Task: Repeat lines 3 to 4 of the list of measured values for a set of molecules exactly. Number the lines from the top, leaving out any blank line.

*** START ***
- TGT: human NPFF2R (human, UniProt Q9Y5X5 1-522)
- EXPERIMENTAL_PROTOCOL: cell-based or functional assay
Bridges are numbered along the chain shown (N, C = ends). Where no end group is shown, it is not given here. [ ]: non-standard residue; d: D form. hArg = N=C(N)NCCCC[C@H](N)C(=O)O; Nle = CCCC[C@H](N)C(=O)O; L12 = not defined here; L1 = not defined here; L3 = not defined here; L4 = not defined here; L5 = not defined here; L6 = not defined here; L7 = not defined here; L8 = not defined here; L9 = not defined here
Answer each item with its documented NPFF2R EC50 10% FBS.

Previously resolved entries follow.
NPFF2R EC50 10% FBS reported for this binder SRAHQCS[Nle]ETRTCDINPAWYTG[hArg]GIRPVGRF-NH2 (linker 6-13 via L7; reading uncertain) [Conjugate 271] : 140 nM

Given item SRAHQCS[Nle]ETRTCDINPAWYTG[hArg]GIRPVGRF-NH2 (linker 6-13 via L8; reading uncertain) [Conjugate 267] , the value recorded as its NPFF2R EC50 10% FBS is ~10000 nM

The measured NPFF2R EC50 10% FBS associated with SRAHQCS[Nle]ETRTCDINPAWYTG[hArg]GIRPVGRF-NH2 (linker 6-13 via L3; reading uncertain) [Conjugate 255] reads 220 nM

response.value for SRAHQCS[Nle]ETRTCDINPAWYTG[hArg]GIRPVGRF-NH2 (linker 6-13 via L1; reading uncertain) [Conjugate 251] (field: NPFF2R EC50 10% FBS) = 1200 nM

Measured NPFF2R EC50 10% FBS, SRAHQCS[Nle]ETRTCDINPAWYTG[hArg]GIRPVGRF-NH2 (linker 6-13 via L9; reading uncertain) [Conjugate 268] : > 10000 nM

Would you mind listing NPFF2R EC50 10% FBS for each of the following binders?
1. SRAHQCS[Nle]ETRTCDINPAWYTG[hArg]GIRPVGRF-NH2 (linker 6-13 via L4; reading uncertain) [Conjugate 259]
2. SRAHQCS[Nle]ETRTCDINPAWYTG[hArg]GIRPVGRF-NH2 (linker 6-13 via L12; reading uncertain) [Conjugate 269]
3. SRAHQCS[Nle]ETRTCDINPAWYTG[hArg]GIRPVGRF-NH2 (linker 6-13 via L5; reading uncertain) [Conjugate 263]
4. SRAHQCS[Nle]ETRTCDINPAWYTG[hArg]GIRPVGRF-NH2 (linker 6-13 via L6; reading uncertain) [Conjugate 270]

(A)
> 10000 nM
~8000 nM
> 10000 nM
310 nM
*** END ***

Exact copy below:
Bridges are numbered along the chain shown (N, C = ends). Where no end group is shown, it is not given here. [ ]: non-standard residue; d: D form. hArg = N=C(N)NCCCC[C@H](N)C(=O)O; Nle = CCCC[C@H](N)C(=O)O; L12 = not defined here; L1 = not defined here; L3 = not defined here; L4 = not defined here; L5 = not defined here; L6 = not defined here; L7 = not defined here; L8 = not defined here; L9 = not defined here
Answer each item with its documented NPFF2R EC50 10% FBS.